Cytotoxicity and non-specific cellular uptake of bare and surface-modified upconversion nanoparticles in human skin cells
The cytotoxicity and non-specific cellular uptake of the most popular composition of upconversion nanoparticle (UCNP), NaYF4:Yb3+:Er3+, is reported using normal human skin cells, including dermal fibroblasts and immortalized human epidermal linear keratinocytes (HaCaT). A new hydrophilization reaction of as-synthesized UCNPs based on tetramethylammonium hydroxide (TMAH) enabled evaluation of the intrinsic cytotoxicity of bare UCNPs. The cytotoxicity effects of the UCNP surface-coating and polystyrene host were investigated over the concentration range 62.5–125 μg/mL with 24-h incubation, using a MTT test and optical microscopy. The fibroblast viability was not compromised by UCNPs, whereas the viability of keratinocytes varied from 52% ± 4% to 100% ± 10% than the control group, depending on the surface modification. Bare UCNPs reduced the keratinocyte viability to 76% ± 3%, while exhibiting profound non-specific cellular uptake. Hydrophilic poly(D,L-lactide)- and poly(maleic anhydride-alt-1-octadecene)-coated UCNPs were found to be least cytotoxic among the polymer-coated UCNPs, and were readily internalized by human skin cells. Polystyrene microbeads impregnated with UCNPs remained nontoxic. Surprisingly, no correlation was found between UCNP cytotoxicity and the internalization level in cells, although the latter ranged broadly from 0.03% to 59%, benchmarked against 100% uptake level of TMAH-UCNPs.
Keywordsnanoparticle upconversion surface modification biocompatibility cytotoxicity human skin
Unable to display preview. Download preview PDF.
- Wang, C.; Tao, H. Q.; Cheng, L.; Liu, Z. Near-infrared light induced in vivo photodynamic therapy of cancer based on upconversion nanoparticles. Biomaterials 2011, 32, 6145–6154.Google Scholar
- Atabaev, T. Sh.; Lee, J. H.; Han, D. W.; Hwang, Y. H.; Kim, H. K. Cytotoxicity and cell imaging potentials of submicron color-tunable yttria particles. J. Biomed. Mater. Res. Part A 2012, 100, 2287–2294.Google Scholar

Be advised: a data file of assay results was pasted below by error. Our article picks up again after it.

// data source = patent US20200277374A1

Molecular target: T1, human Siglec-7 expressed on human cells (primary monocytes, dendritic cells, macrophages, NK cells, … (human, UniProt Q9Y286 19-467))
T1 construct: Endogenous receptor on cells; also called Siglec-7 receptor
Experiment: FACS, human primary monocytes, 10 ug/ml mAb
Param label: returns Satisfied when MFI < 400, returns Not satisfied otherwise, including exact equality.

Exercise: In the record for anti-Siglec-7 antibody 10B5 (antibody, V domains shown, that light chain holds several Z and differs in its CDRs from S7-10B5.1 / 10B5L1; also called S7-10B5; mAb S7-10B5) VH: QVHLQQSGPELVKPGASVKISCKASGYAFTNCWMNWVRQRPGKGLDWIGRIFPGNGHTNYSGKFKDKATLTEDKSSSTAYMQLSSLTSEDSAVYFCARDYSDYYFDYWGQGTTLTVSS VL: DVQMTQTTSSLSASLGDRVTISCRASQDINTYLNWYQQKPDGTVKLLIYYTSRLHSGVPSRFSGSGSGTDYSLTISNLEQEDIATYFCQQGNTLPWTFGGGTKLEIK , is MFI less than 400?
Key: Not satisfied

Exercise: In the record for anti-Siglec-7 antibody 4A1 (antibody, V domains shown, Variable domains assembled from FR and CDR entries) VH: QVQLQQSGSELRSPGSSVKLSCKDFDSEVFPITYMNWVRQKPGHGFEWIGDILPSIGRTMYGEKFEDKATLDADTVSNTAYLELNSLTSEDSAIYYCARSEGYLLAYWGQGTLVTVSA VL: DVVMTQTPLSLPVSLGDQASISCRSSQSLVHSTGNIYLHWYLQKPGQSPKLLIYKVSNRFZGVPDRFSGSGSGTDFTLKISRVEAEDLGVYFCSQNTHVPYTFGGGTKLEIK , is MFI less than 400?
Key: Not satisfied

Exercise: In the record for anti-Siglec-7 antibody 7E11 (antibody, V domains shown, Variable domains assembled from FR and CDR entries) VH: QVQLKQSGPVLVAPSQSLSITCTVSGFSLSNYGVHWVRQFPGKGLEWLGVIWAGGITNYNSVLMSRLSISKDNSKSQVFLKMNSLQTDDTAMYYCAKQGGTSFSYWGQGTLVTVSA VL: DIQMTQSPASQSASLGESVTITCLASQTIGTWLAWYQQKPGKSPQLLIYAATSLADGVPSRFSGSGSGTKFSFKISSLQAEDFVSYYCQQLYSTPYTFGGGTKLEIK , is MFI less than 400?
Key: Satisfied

- Gupta, B. K.; Narayanan, T. N.; Vithayathil, S. A.; Lee, Y.; Koshy, S.; Reddy, A. L. M.; Saha, A.; Shanker, V.; Singh, V. N.; Kaipparettu, B. A. et al. Highly luminescent-paramagnetic nanophosphor probes for in vitro high-contrast imaging of human breast cancer cells. Small 2012, 8, 3028–3034.CrossRefGoogle Scholar
- Mahajan, S.; Aalinkeel, R.; Reynolds, J.; Nair, B.; Sykes, D.; Law, W. C.; Prasad, P.; Schwartz, S. Innovative nanotherapy for the treatment of the chronic skin condition, rosacea (P3259). J. Immunol. 2013, 190, 192.Google Scholar
- Grebenik, E. A.; Nadort, A.; Generalova, A. N.; Nechaev, A. V.; Sreenivasan, V. K.; Khaydukov, E. V.; Semchishen, V. A.; Popov, A. P.; Sokolov, V. I.; Akhmanov, A. S. et al. Feasibility study of the optical imaging of a breast cancer lesion labeled with upconversion nanoparticle biocomplexes. J. Biomed. Opt. 2013, 18, 076004.CrossRefGoogle Scholar
- Andrade, Â. L.; Fabris, J. D.; Ardisson, J. D.; Valente, M. A.; Ferreira, J. M. F. Effect of tetramethylammonium hydroxide on nucleation, surface modification and growth of magnetic nanoparticles. J. Nanomater. 2012, 2012, 1–10.Google Scholar
- Generalova, A. N.; Kochneva, I. K.; Khaydukov, E. V.; Semchishen, V. A.; Guller, A. E.; Nechaev, A. V.; Shekhter, A. B.; Zubov, V. P.; Zvyagin, A. V.; Deyev, S. M. Submicron polyacrolein particles in situ embedded with upconversion nanoparticles for bioassay. Nanoscale 2014, DOI: 10.1039/c4nr05908e.Google Scholar
- Takashima A. Establishment of fibroblast cultures. Curr. Protoc. Cell Biol. 2001, Chapter 2: Unit 2.1. DOI: 10.1002/0471143030.cb0201s00.Google Scholar
- Sheftel, V. O.; Kataeva, S. E. Migration of Harmful Chemicals from Polymeric Materials. Khimiya: Moscow, 1978.Google Scholar